Notes on The Inferno Themes

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The Inferno Topic Tracking: God’s Will

Canto III

God's Will 1: Charon, the ferryman of the Acheron, refuses to allow Dante into his boat, but Virgil convinces him by saying God wills it and what God wills is done. Charon assents but is angered.

Canto VII

God's Will 2: Plutus gibbers uncontrollably in anger when the Poets enter his ring of Hell, but when Virgil tells him they are moved by the will of God, Plutus collapses.

Canto VII

God's Will 3: In the fourth ring, Virgil and Dante discuss the goddess Fortune. Virgil says God ordained Fortune to govern the destinies of men on earth and she does not follow the rules of human reason or respond to human efforts. Therefore the struggles of the avaricious are futile because what they gain or retain ultimately depends on what Fortune and indirectly God wills.

Canto IX

God's Will 4: An angel from Heaven rebukes the fallen angels who guard the entrance to the City of Dis for their insolent attempt to stop the Poets in their journey. He says the will of God is never frustrated, and their attempts to rebel only add to their suffering.

Canto XIX

God's Will 5: The third ring of the eighth circle holds the simonists, who sold spiritual things. A series of Popes suffer here. And Dante rebukes emperor Constantine, who instituted Christianity as the national religion, for rewarding Popes monetarily.

Canto XXVI

God's Will 6: Dante reminds himself as he approaches the next seventh chasm of the eighth circle, which holds evil counselors, that he must not obtain deliverance for himself and Florence through fraud. He believes he may be inclined to use fraudulent means to achieve honorable goals.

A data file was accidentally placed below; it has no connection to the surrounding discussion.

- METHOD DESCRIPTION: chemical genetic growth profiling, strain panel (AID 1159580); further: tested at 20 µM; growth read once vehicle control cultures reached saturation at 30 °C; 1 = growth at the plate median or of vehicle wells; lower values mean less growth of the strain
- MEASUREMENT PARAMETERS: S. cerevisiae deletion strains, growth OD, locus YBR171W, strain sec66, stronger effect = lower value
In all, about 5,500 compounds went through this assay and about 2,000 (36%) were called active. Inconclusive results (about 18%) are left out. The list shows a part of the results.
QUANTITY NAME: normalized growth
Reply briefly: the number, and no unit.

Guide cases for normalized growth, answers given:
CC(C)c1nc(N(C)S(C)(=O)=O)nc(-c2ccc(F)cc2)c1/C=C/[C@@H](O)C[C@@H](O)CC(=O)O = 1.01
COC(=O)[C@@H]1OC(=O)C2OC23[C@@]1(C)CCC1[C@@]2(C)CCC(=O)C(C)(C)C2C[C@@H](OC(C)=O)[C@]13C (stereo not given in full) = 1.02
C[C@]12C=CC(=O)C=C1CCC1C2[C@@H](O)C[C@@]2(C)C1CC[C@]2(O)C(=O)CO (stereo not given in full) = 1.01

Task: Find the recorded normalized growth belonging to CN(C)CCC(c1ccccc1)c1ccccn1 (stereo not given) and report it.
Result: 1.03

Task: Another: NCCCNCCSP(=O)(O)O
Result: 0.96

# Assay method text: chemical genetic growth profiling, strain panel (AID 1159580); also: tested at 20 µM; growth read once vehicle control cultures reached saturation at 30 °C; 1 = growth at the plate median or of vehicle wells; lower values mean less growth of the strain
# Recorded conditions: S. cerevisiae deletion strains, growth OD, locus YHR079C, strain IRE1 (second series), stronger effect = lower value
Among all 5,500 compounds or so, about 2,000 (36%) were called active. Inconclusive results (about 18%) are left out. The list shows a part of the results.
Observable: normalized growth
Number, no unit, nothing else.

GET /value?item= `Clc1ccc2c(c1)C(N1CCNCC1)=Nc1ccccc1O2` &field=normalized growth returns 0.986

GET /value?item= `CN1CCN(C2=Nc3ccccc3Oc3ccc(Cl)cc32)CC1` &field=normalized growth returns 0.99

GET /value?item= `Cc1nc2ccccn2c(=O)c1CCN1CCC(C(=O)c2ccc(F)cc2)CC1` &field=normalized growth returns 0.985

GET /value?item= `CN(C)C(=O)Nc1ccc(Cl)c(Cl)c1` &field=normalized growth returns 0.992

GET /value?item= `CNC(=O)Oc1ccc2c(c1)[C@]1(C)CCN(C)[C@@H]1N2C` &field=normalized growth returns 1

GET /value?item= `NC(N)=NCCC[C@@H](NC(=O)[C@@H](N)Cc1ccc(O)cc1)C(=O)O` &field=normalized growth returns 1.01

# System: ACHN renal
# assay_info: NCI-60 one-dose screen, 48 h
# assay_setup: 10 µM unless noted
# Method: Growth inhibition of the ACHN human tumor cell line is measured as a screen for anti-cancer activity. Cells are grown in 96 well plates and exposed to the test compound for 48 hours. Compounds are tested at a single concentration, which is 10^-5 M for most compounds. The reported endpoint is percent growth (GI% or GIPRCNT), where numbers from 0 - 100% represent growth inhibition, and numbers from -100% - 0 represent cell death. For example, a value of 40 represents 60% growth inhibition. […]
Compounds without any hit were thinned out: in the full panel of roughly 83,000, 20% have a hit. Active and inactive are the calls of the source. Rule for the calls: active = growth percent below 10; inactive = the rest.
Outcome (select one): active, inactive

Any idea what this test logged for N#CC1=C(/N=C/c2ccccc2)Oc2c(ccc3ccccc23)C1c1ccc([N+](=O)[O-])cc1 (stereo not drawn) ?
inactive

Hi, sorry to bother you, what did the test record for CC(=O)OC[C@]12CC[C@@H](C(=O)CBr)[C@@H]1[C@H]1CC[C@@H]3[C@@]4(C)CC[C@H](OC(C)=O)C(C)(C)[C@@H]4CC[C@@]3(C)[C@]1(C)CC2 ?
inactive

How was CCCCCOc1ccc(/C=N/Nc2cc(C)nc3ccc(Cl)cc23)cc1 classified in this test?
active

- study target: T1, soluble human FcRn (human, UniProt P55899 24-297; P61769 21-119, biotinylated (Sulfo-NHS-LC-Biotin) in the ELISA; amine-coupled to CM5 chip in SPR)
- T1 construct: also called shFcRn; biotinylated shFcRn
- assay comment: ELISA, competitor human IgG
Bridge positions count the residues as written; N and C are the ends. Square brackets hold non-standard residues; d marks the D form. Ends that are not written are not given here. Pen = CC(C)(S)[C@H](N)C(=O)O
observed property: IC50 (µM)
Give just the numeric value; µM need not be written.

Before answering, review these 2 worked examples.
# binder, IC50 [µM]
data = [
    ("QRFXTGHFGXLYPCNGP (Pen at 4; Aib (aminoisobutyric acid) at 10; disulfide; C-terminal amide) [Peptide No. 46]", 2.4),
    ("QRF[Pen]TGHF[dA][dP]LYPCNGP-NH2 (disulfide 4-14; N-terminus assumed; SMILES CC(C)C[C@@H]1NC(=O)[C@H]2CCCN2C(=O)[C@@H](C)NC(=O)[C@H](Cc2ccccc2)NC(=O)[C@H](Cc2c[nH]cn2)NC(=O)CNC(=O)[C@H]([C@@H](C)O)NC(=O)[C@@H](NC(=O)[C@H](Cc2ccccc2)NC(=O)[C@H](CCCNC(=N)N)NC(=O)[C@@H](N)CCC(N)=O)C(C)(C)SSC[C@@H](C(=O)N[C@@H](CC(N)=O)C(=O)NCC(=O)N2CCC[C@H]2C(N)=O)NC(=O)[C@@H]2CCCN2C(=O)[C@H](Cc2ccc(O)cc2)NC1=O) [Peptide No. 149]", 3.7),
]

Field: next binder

God's Will 7: Count Guido da Montefeltro agrees to give Pope Boniface VIII evil advise after securing his forgiveness for the sinful act. However, God only forgives those who repent, not those who bargain for the Pope’s official ablutions. Guido finds himself in Hell because one cannot repent before actually performing a sin.


God's Will 8: Through his character Mahomet, Dante, the author, exhorts one of his contemporaries, Fra Dolcino, to curb his religiously divisive actions. He also places the initiator of the Guelf-Ghibelline schism in the depths of Hell.

Canto XXXI

God's Will 9: Mythological giants are imbedded in the walls of the ninth circle of Hell. They are punished by God for rebelling against the mythological gods.


God's Will 10: As Dante nears the end of his journey through Hell he begins to treat the sinners without mercy. He promises to remove the ice from Friar Alberigo’s eyes if he tells him his sin, and then refuses to fulfill the promise after he tells his story.


God's Will 11: In the nadir of Hell Satan is frozen with three sinners in his mouth: Judas, who betrayed Christ and Brutus and Cassius, who betrayed Cæsar. These three sinners are given equal status in Dante’s Hell.

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